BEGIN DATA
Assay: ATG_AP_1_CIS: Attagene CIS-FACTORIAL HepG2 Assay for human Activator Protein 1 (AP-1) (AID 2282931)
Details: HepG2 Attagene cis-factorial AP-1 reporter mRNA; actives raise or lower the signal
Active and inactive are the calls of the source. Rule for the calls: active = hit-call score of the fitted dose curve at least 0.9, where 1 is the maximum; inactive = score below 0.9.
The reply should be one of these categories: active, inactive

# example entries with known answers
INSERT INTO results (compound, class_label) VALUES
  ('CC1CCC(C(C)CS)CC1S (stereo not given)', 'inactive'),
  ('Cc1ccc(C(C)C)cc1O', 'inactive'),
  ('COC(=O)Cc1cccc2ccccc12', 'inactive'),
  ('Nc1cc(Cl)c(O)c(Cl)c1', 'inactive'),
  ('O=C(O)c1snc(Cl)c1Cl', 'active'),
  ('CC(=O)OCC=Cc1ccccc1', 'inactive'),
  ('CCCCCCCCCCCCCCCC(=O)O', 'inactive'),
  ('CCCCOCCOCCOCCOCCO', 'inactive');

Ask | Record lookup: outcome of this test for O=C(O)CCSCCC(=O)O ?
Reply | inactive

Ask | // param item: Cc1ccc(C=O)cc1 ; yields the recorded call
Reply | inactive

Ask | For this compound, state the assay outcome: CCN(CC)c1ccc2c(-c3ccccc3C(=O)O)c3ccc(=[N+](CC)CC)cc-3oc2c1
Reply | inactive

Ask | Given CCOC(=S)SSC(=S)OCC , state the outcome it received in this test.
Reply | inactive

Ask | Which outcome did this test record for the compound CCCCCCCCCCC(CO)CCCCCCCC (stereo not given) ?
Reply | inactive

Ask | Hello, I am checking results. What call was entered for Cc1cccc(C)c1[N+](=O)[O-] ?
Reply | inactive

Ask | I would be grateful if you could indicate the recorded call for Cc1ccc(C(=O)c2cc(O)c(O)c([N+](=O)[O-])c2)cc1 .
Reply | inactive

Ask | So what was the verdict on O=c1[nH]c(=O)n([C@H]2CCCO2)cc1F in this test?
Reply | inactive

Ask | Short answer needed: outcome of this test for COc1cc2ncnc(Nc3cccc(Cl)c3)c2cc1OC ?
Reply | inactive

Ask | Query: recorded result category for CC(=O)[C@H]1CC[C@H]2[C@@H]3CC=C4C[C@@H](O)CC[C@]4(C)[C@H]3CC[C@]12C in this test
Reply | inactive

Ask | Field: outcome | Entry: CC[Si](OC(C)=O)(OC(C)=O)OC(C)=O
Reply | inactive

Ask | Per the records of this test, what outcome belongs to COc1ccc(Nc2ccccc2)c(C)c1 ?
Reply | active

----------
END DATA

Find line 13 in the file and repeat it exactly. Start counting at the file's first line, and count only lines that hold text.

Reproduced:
  ('CCCCCCCCCCCCCCCC(=O)O', 'inactive'),